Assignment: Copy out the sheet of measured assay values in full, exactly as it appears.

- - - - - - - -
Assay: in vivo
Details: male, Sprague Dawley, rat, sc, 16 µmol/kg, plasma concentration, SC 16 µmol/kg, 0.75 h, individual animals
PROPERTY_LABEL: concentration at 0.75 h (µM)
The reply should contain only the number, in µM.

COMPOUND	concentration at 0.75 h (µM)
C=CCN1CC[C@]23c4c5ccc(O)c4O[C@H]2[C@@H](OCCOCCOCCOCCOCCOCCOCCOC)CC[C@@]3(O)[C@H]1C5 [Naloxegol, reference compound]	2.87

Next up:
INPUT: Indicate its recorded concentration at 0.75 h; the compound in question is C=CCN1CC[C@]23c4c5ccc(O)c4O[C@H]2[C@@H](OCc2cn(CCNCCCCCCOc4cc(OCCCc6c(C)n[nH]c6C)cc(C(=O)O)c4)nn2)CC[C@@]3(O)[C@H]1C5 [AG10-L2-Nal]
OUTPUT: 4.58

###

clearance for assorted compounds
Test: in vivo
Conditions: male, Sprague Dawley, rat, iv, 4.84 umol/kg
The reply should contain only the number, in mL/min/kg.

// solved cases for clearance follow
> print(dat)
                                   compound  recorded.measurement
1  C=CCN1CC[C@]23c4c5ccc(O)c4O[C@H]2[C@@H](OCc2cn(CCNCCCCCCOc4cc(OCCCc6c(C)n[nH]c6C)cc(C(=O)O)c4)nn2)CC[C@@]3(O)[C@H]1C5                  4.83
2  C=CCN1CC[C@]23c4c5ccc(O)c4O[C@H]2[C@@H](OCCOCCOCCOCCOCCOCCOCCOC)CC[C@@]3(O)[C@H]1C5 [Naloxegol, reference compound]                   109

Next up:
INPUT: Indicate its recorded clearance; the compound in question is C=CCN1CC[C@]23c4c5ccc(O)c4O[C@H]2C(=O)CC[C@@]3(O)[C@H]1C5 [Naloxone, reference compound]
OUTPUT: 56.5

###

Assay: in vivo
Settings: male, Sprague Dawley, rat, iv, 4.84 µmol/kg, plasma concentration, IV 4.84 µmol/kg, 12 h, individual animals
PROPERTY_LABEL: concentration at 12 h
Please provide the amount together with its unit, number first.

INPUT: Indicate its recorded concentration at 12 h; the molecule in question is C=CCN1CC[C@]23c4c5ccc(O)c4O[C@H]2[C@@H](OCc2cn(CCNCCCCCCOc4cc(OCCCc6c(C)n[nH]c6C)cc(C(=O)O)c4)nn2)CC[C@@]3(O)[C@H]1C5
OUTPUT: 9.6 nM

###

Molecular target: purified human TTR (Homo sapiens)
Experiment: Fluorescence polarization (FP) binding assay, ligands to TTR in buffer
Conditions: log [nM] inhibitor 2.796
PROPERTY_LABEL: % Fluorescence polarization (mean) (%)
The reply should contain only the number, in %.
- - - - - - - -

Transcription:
Assay: in vivo
Details: male, Sprague Dawley, rat, sc, 16 µmol/kg, plasma concentration, SC 16 µmol/kg, 0.75 h, individual animals
PROPERTY_LABEL: concentration at 0.75 h (µM)
The reply should contain only the number, in µM.

COMPOUND	concentration at 0.75 h (µM)
C=CCN1CC[C@]23c4c5ccc(O)c4O[C@H]2[C@@H](OCCOCCOCCOCCOCCOCCOCCOC)CC[C@@]3(O)[C@H]1C5 [Naloxegol, reference compound]	2.87

Next up:
INPUT: Indicate its recorded concentration at 0.75 h; the compound in question is C=CCN1CC[C@]23c4c5ccc(O)c4O[C@H]2[C@@H](OCc2cn(CCNCCCCCCOc4cc(OCCCc6c(C)n[nH]c6C)cc(C(=O)O)c4)nn2)CC[C@@]3(O)[C@H]1C5 [AG10-L2-Nal]
OUTPUT: 4.58

###

clearance for assorted compounds
Test: in vivo
Conditions: male, Sprague Dawley, rat, iv, 4.84 umol/kg
The reply should contain only the number, in mL/min/kg.

// solved cases for clearance follow
> print(dat)
                                   compound  recorded.measurement
1  C=CCN1CC[C@]23c4c5ccc(O)c4O[C@H]2[C@@H](OCc2cn(CCNCCCCCCOc4cc(OCCCc6c(C)n[nH]c6C)cc(C(=O)O)c4)nn2)CC[C@@]3(O)[C@H]1C5                  4.83
2  C=CCN1CC[C@]23c4c5ccc(O)c4O[C@H]2[C@@H](OCCOCCOCCOCCOCCOCCOCCOC)CC[C@@]3(O)[C@H]1C5 [Naloxegol, reference compound]                   109

Next up:
INPUT: Indicate its recorded clearance; the compound in question is C=CCN1CC[C@]23c4c5ccc(O)c4O[C@H]2C(=O)CC[C@@]3(O)[C@H]1C5 [Naloxone, reference compound]
OUTPUT: 56.5

###

Assay: in vivo
Settings: male, Sprague Dawley, rat, iv, 4.84 µmol/kg, plasma concentration, IV 4.84 µmol/kg, 12 h, individual animals
PROPERTY_LABEL: concentration at 12 h
Please provide the amount together with its unit, number first.

INPUT: Indicate its recorded concentration at 12 h; the molecule in question is C=CCN1CC[C@]23c4c5ccc(O)c4O[C@H]2[C@@H](OCc2cn(CCNCCCCCCOc4cc(OCCCc6c(C)n[nH]c6C)cc(C(=O)O)c4)nn2)CC[C@@]3(O)[C@H]1C5
OUTPUT: 9.6 nM

###

Molecular target: purified human TTR (Homo sapiens)
Experiment: Fluorescence polarization (FP) binding assay, ligands to TTR in buffer
Conditions: log [nM] inhibitor 2.796
PROPERTY_LABEL: % Fluorescence polarization (mean) (%)
The reply should contain only the number, in %.